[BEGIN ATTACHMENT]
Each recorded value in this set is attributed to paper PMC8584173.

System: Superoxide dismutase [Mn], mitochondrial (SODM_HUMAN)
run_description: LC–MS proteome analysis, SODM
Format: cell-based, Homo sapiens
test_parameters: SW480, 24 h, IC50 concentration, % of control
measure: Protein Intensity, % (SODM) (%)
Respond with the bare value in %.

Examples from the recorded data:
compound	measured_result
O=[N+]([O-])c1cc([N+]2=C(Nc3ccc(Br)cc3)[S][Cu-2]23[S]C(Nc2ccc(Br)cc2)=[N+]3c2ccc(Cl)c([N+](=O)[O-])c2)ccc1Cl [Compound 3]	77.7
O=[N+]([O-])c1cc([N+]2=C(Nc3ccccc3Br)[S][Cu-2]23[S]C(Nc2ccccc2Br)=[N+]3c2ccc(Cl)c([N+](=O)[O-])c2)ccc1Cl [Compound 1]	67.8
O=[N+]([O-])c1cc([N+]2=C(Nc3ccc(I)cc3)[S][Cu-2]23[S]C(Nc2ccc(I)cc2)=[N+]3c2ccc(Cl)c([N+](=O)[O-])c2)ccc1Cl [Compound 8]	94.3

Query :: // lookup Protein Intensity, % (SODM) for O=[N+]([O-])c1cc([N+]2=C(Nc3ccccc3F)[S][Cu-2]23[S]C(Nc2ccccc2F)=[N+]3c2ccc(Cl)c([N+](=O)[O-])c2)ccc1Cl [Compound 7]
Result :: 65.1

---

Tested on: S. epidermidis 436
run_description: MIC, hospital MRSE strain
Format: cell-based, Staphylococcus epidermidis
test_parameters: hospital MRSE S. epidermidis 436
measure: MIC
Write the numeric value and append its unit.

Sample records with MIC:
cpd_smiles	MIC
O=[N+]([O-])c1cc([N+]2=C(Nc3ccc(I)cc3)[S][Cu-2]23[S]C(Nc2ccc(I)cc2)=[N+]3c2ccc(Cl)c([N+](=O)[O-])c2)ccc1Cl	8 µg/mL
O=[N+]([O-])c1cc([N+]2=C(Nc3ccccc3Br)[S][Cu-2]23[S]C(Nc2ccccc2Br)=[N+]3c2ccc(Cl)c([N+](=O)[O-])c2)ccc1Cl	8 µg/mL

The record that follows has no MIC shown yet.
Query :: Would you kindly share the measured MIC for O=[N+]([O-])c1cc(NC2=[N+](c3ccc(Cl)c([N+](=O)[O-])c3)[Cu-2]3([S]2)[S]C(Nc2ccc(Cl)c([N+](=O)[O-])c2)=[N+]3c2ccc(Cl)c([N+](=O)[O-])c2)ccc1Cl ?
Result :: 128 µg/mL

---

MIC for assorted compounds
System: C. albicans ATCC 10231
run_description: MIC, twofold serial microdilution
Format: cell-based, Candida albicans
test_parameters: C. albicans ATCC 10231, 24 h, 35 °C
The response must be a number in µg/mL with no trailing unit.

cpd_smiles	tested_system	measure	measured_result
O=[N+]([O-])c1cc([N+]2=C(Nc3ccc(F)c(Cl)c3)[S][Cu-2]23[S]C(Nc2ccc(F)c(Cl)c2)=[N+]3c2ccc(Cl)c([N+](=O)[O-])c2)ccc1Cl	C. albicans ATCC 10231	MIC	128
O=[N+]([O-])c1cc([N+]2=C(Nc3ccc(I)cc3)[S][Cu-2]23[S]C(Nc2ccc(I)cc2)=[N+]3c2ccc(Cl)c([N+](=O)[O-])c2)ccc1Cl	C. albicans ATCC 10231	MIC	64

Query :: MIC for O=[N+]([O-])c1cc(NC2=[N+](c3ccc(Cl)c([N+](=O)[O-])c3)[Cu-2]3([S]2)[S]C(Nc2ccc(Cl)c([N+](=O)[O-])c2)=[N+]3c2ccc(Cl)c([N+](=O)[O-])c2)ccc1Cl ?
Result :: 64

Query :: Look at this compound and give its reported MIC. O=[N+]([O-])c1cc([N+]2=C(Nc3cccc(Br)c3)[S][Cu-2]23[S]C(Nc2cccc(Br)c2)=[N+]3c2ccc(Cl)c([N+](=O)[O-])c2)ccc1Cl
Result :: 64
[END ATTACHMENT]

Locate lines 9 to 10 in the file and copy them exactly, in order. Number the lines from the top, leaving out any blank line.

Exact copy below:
compound	measured_result
O=[N+]([O-])c1cc([N+]2=C(Nc3ccc(Br)cc3)[S][Cu-2]23[S]C(Nc2ccc(Br)cc2)=[N+]3c2ccc(Cl)c([N+](=O)[O-])c2)ccc1Cl [Compound 3]	77.7